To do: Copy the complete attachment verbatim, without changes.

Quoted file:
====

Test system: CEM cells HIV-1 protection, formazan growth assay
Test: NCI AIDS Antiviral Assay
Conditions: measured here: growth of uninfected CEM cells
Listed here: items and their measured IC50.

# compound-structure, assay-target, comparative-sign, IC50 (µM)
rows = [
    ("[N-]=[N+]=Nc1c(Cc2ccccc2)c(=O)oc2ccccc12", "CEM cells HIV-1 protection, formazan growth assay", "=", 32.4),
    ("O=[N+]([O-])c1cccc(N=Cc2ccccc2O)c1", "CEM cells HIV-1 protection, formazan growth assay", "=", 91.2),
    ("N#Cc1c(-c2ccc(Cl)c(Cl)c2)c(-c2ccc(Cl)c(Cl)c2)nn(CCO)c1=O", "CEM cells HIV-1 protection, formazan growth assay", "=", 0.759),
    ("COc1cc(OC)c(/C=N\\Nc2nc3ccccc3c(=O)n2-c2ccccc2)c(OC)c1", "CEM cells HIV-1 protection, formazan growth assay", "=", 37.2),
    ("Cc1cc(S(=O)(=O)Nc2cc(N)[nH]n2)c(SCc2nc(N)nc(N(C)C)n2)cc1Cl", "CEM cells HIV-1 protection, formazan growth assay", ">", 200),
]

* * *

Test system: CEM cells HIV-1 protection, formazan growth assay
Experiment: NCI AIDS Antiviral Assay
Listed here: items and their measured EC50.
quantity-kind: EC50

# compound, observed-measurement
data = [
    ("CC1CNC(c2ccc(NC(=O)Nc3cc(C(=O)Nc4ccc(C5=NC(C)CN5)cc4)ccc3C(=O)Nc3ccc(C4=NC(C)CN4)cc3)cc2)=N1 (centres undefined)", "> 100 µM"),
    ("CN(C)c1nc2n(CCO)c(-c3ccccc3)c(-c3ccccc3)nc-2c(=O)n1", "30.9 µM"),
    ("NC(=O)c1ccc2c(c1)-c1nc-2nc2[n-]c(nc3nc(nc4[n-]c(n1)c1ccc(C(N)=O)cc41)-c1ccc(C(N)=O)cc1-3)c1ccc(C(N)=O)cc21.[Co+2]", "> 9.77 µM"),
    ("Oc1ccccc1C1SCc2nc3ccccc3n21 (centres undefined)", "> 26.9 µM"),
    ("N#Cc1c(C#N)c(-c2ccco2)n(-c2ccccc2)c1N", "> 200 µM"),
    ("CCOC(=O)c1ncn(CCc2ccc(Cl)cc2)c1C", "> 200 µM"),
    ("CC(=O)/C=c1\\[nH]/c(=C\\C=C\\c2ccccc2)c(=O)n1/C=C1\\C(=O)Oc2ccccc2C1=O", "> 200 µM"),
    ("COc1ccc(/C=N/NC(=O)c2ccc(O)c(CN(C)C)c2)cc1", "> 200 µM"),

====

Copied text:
Test system: CEM cells HIV-1 protection, formazan growth assay
Test: NCI AIDS Antiviral Assay
Conditions: measured here: growth of uninfected CEM cells
Listed here: items and their measured IC50.

# compound-structure, assay-target, comparative-sign, IC50 (µM)
rows = [
    ("[N-]=[N+]=Nc1c(Cc2ccccc2)c(=O)oc2ccccc12", "CEM cells HIV-1 protection, formazan growth assay", "=", 32.4),
    ("O=[N+]([O-])c1cccc(N=Cc2ccccc2O)c1", "CEM cells HIV-1 protection, formazan growth assay", "=", 91.2),
    ("N#Cc1c(-c2ccc(Cl)c(Cl)c2)c(-c2ccc(Cl)c(Cl)c2)nn(CCO)c1=O", "CEM cells HIV-1 protection, formazan growth assay", "=", 0.759),
    ("COc1cc(OC)c(/C=N\\Nc2nc3ccccc3c(=O)n2-c2ccccc2)c(OC)c1", "CEM cells HIV-1 protection, formazan growth assay", "=", 37.2),
    ("Cc1cc(S(=O)(=O)Nc2cc(N)[nH]n2)c(SCc2nc(N)nc(N(C)C)n2)cc1Cl", "CEM cells HIV-1 protection, formazan growth assay", ">", 200),
]

* * *

Test system: CEM cells HIV-1 protection, formazan growth assay
Experiment: NCI AIDS Antiviral Assay
Listed here: items and their measured EC50.
quantity-kind: EC50

# compound, observed-measurement
data = [
    ("CC1CNC(c2ccc(NC(=O)Nc3cc(C(=O)Nc4ccc(C5=NC(C)CN5)cc4)ccc3C(=O)Nc3ccc(C4=NC(C)CN4)cc3)cc2)=N1 (centres undefined)", "> 100 µM"),
    ("CN(C)c1nc2n(CCO)c(-c3ccccc3)c(-c3ccccc3)nc-2c(=O)n1", "30.9 µM"),
    ("NC(=O)c1ccc2c(c1)-c1nc-2nc2[n-]c(nc3nc(nc4[n-]c(n1)c1ccc(C(N)=O)cc41)-c1ccc(C(N)=O)cc1-3)c1ccc(C(N)=O)cc21.[Co+2]", "> 9.77 µM"),
    ("Oc1ccccc1C1SCc2nc3ccccc3n21 (centres undefined)", "> 26.9 µM"),
    ("N#Cc1c(C#N)c(-c2ccco2)n(-c2ccccc2)c1N", "> 200 µM"),
    ("CCOC(=O)c1ncn(CCc2ccc(Cl)cc2)c1C", "> 200 µM"),
    ("CC(=O)/C=c1\\[nH]/c(=C\\C=C\\c2ccccc2)c(=O)n1/C=C1\\C(=O)Oc2ccccc2C1=O", "> 200 µM"),
    ("COc1ccc(/C=N/NC(=O)c2ccc(O)c(CN(C)C)c2)cc1", "> 200 µM"),